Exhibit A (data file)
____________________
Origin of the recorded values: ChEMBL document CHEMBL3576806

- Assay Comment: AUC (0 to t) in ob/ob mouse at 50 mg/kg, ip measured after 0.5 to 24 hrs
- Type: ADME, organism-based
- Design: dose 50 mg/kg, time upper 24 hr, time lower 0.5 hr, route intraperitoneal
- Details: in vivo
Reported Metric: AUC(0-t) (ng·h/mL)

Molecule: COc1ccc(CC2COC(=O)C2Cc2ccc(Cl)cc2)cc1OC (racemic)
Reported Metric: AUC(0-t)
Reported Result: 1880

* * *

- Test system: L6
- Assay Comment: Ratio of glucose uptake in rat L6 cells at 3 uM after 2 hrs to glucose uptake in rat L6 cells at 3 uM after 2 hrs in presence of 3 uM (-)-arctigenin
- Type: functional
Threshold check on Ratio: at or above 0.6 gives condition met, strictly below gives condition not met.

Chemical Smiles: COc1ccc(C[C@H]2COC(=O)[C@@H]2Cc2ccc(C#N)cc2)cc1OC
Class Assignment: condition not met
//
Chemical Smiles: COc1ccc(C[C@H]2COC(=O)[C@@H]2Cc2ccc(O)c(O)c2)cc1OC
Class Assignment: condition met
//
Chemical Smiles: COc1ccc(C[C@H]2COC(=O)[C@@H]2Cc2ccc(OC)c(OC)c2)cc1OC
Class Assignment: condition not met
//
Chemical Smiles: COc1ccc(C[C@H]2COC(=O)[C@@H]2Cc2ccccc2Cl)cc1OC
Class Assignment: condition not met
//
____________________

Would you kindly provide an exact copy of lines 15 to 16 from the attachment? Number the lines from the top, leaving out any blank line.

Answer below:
Chemical Smiles: COc1ccc(C[C@H]2COC(=O)[C@@H]2Cc2ccc(C#N)cc2)cc1OC
Class Assignment: condition not met